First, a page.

What’s the best piece of advice you’ve ever been given?
Follow your dreams — as cliché as that sounds, it’s true. Being a woman in the field of architecture wasn’t always easy, but my family always encouraged me from a very young age. They told me to dream big and go after it, and that has stayed with me during the toughest times. After following the dream for so long, it’s wonderful to actually get to live the dream.
What advice would you give to others?
Life is too short to spend most of your time doing something you don’t love. One of my favorite quotes says, “When you decide to commit, the universe conspires to assist you.” And I don’t think you can truly commit unless you are doing something that fulfills you.
What local event are you most looking forward to?
There are so many local events I love attending, from Magic City Art Connection to Light Dreams at Alys Stephens, but something I’m really excited about is going to the Birmingham Museum of Art to see the new exhibition called Lethal Beauty, which features Samurai weapons and armor. They had me at the title — I love that museum.
What’s your favorite thing to do on a Saturday night?
We have a ritual of getting together once a week for a family dinner, and usually afterward we are throwing Frisbee in the front yard, going to the park to play tennis or playing with the dogs. It’s perfect summer fun!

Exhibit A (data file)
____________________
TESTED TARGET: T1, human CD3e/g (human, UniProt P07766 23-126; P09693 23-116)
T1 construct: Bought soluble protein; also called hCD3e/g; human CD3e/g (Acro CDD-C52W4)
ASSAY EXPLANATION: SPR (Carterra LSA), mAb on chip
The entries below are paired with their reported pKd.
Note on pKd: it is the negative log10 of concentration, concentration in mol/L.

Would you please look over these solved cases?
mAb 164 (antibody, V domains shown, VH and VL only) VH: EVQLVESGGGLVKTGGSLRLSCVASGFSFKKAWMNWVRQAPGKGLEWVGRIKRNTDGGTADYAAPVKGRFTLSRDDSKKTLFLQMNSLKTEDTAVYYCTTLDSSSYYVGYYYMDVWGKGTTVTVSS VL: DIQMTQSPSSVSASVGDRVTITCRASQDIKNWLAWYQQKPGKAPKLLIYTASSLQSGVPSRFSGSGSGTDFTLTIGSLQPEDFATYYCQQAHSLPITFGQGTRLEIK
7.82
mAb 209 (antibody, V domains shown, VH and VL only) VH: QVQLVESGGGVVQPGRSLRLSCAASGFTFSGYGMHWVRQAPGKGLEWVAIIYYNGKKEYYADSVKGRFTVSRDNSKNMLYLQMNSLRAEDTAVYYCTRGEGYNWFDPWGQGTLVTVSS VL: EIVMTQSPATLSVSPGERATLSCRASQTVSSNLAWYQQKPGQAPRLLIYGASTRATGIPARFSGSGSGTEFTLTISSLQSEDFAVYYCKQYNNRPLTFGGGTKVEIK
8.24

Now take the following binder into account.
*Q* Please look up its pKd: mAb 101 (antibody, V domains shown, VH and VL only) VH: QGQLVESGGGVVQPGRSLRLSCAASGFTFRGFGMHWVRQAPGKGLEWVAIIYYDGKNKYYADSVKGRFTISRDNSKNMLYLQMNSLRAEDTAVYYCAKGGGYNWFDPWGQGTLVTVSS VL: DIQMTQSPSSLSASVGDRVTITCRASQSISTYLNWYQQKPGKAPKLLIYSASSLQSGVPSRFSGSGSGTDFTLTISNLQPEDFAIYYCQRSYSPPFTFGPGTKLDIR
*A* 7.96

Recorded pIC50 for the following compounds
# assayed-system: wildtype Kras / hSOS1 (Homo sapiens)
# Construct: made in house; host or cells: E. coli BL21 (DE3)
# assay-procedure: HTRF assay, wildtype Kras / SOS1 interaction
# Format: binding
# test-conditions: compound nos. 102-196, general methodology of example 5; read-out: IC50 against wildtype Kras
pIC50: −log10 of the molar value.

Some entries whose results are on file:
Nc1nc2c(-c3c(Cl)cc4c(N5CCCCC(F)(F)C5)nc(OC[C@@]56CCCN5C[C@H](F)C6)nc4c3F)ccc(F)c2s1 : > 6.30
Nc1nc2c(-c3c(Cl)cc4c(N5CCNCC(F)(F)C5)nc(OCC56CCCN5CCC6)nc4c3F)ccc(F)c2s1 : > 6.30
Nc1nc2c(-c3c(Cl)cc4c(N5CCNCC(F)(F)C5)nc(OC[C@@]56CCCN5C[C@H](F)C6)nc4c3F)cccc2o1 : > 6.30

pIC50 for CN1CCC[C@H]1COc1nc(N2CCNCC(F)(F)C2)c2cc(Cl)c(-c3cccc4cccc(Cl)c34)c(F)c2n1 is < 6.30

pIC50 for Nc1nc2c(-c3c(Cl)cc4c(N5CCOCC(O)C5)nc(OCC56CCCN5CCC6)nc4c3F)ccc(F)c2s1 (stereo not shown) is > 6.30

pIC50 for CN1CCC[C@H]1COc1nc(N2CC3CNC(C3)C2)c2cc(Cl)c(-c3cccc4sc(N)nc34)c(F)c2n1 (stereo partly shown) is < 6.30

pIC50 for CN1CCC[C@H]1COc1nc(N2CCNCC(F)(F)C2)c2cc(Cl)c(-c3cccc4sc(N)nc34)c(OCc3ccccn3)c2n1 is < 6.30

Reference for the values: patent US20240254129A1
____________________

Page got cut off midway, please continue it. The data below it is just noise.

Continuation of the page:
Do you have a favorite local restaurant?
How can you choose only one in Birmingham, with so much good local food?! Surin is among my favorites for easy and delicious Thai food or sushi. For a more formal night out, I love Café Dupont or Jinsei. Also, we often run to Saw’s in Avondale to split the Saw’s Burger. They might just have the best one in town.
What are you listening to these days?
Lana Del Rey is a new favorite. I just saw her in concert at the Ryman in Nashville. But I recently got a record player, and I have been playing Billie Holiday’s “Lady Sings the Blues” on repeat.
What books are you reading?
I read a lot of architecture and design books, no surprise. But, I’m actually reading along with my nephew on his summer reading project. Right now, we are reading The Adventures of Tom Sawyer, and Mark Twain is hilarious! I think I’m getting more out of this summer reading thing than my nephew is.
Do you have any quirks or irrational fears?
I’ve been called quirky a time or two, and irrational fears — definitely. Wooden roller coasters. Those things terrify me. The longer I stand in line analyzing the connections, the higher the odds are that I will not be getting on the ride.
Name three things you can’t live without, excluding friends, family and faith.
Something to draw with (I am obsessed with my antique propelling pencil collection), something to draw on and, if I’m being completely honest, chocolate!
Thanks for sharing, Cherri! And a huge thanks to Alisha Crossley for today’s beautiful photos!